In the winter, I made the cutest maternity top with these adorable mint kitties. I kept the scraps because that’s what you do with fabric this cute. When I discovered how little fabric was necessary for a Linden Sweatshirt, I got really excited and immediately ran to my scrap bag. I had exactly enough to cut a shirt front (but no back) from the mangiest piece of fabric (not a straight edge in sight. I totally had to eyeball the grain).
I knew that I would not be satisfied with just one panel of kitties, so I opted for the obvious choice: elbow patches. I had already drafted a elbow patch pattern for a sweater I tried to make a couple of years ago, so I pulled it out and chopped off the 1/4 inch I had allowed for folding under the edges. My plan was simply to zig zag around the edges, but I knew I needed to experiment first with stabilizing.
I had a feeling that I would struggle to get around the curves without fabric moving or stretching weird, so I did a little test using stretchy, fusible interfacing. While the interfacing made sewing easier, I still got some rippling and the interfacing sort of bubbled once stretched. In the future, I might try wash away interfacing, but I figured it wasn’t worth the trip to the store to get some. I decided to forgo the interfacing and hoped that pressing took care of the bulk of the rippling.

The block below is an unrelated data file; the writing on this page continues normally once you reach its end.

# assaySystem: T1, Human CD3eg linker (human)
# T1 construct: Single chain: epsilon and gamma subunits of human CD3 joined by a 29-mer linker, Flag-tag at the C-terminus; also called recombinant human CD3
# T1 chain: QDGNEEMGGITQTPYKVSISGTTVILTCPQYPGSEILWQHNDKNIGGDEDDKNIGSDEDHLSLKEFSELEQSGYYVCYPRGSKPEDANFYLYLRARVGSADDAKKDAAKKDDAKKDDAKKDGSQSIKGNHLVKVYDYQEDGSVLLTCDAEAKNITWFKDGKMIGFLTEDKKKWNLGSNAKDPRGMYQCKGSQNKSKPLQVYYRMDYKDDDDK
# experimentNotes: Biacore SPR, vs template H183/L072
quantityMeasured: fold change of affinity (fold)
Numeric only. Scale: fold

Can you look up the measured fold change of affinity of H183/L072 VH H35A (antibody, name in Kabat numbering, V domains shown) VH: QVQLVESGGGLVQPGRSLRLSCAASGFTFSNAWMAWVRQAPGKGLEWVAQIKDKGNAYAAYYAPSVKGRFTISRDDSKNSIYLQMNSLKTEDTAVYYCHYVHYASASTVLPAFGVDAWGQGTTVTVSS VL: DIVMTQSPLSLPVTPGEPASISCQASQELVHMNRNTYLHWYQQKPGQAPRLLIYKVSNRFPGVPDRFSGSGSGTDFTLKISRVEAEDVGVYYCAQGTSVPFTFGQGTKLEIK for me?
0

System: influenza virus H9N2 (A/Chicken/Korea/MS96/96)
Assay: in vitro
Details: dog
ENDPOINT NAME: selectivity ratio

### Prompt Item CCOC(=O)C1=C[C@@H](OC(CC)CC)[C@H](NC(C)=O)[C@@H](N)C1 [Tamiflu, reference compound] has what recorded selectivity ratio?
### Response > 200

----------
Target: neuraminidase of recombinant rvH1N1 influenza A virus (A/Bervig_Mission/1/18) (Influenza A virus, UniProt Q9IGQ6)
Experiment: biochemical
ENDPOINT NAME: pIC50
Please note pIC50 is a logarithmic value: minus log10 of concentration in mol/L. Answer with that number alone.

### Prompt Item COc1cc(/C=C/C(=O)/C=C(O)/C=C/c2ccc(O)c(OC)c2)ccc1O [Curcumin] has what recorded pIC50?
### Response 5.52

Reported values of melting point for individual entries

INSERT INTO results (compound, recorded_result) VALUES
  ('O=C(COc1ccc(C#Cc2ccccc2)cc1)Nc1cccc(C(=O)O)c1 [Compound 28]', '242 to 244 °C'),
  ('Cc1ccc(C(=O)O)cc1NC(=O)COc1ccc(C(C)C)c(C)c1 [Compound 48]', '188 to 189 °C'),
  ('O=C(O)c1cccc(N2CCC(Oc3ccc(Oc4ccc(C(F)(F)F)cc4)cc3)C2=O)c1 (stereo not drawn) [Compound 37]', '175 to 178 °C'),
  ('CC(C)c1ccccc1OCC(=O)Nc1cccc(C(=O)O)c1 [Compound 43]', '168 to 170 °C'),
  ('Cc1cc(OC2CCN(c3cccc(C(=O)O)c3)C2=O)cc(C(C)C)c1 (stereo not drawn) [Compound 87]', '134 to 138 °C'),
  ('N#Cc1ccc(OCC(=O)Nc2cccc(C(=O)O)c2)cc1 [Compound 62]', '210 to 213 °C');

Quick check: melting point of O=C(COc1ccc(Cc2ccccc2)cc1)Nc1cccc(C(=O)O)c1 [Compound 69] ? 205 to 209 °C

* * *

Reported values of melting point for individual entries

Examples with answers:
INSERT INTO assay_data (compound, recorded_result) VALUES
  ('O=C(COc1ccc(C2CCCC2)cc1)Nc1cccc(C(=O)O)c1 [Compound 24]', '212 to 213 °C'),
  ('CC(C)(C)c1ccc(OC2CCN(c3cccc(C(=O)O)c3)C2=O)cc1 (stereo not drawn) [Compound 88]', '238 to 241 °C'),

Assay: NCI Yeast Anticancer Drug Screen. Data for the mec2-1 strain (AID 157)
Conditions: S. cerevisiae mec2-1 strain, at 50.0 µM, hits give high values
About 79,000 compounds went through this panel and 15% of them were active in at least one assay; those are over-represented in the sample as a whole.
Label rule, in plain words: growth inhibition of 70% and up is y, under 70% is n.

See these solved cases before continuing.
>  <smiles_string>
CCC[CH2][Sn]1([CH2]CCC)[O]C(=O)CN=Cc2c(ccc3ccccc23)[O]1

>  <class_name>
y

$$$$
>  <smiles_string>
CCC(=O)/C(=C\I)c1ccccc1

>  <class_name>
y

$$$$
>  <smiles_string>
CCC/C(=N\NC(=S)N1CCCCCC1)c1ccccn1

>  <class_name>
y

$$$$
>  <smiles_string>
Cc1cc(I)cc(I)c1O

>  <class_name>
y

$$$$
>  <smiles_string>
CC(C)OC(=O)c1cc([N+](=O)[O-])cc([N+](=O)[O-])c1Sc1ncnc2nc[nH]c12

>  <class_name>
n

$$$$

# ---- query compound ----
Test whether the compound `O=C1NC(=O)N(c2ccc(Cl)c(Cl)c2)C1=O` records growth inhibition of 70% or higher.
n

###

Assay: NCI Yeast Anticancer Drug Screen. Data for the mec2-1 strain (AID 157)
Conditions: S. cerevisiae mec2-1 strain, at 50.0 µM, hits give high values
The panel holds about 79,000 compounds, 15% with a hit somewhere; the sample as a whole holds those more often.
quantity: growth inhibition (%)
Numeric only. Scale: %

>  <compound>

I pinned the heck out of those patches to eliminate as much movement as possible. I ultimately had to go really, really slow and do multiple small pivots around the tight corners. I managed to minimize rippling this way and my iron took out the rest.
Because I only had enough fabric for a shirt front of the cat fabric, I am so glad I was able to pull off the elbow patches. I love the little bit of meow from the back.